Tshiuetin Rail Transportation

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Tshiuetin Rail Transportation
TRT logo.png
Reporting markTSH, TSHX
LocaleLabrador, Quebec
Dates of operation2005–
Track gauge4 ft 8 12 in (1,435 mm) standard gauge
HeadquartersSchefferville, Quebec
Map showing the rail line between the two red points. Schefferville is at the top, Emeril Junction is at the bottom.

Tshiuetin Rail Transportation Inc. (reporting mark TSH) (formerly TRT) is a Canadian regional railway that stretches 134 miles (217 kilometres) through the wilderness of western Labrador and northeastern Quebec. It connects Emeril Junction, Labrador with Schefferville, Quebec on the interprovincial boundary. The company is owned by the Innu Nation of Matimekush-Lac John, the Naskapi Nation of Kawawachikamach, and the Innu Takuaikan Uashat mak Mani-Utenam.


The railway began operations on December 1, 2005 with the conclusion of an agreement between the three owners of Tshiuetin Rail Transportation and the owners of the Quebec North Shore and Labrador Railway (QNSX), Rail Enterprises Incorporated and Iron Ore Company of Canada. Under this agreement, finalized in the fall of 2005, QNSX sold its Menihek Subdivision, for the nominal sum of $1.00 (CAD).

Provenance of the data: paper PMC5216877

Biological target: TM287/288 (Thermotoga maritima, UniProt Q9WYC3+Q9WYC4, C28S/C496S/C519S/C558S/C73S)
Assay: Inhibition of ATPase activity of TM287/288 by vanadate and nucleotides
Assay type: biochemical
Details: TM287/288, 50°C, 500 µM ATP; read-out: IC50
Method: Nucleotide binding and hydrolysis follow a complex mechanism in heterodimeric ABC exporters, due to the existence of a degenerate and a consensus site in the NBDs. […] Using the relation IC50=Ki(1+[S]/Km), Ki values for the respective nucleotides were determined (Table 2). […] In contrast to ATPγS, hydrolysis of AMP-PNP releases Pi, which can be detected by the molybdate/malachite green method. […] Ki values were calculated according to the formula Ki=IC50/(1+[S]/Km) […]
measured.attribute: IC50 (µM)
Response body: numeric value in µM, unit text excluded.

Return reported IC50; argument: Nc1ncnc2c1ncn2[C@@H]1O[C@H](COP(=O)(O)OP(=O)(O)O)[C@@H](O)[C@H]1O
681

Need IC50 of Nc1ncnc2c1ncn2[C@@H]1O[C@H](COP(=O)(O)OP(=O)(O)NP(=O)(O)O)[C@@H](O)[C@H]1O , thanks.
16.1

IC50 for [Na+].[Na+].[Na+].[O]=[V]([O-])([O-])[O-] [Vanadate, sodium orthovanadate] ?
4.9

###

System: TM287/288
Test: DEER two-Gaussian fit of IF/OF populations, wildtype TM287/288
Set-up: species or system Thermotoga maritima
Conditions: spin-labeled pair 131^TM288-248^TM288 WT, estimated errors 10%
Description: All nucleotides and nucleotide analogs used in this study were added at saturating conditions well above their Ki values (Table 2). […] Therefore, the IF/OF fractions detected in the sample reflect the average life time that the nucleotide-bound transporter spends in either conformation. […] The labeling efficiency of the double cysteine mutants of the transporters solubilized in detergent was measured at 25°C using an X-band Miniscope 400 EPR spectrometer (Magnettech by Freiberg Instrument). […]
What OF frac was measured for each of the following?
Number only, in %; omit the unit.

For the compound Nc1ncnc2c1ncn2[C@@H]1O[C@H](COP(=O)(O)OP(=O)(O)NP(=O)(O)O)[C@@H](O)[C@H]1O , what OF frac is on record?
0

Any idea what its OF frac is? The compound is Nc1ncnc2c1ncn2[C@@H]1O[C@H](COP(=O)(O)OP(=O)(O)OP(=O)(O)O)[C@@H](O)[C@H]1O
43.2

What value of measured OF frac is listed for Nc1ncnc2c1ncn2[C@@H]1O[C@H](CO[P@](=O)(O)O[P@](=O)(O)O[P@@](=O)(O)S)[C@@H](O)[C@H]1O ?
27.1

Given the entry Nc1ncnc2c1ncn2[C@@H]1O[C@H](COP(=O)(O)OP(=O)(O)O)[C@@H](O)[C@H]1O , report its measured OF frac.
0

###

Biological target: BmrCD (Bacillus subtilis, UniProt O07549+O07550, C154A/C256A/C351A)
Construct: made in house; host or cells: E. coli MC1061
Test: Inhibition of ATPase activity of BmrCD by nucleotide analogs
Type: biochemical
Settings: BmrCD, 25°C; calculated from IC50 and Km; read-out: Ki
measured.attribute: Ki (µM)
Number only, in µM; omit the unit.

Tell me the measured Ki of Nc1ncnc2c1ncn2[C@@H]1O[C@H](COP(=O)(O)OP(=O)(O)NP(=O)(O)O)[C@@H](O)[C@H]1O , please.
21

Tshiuetin Rail Transportation took possession of the Menihek Subdivision "as is, where is". The company provides all passenger rail and limited freight service. The company will also provide passenger rail service on the remaining QNSX-owned line running from the port of Sept-Îles, Quebec to Emeril Jct (and on to Schefferville).

The Menihek Subdivision used to be part of the QNSX main line, constructed between 1951 and 1954. After mining activity in Schefferville ended during the 1980s, QNSX shifted its priority to the Sept-Îles to Labrador City line, and the Emeril Jct to Schefferville line had limited freight and subsidized passenger service for the remaining First Nations communities in the region.

The agreement between IOC and the three First Nations who own Tshiuetin Rail Transportation Inc. has resulted in the first aboriginal ownership of a railway line in Canada.

This railway (along with the QNSX line, Chemin de fer Arnaud, and Wabush Lake Railway) form an isolated railway network, as it does not interchange with any other rail lines on the North American network.

In media[edit]

The importance of the line is documented in Caroline Monnet's 2016 short film Tshiuetin.[1]


  1. ^ "Tshiuetin". Canadian Broadcasting Corporation. Retrieved 1 March 2017.

External links[edit]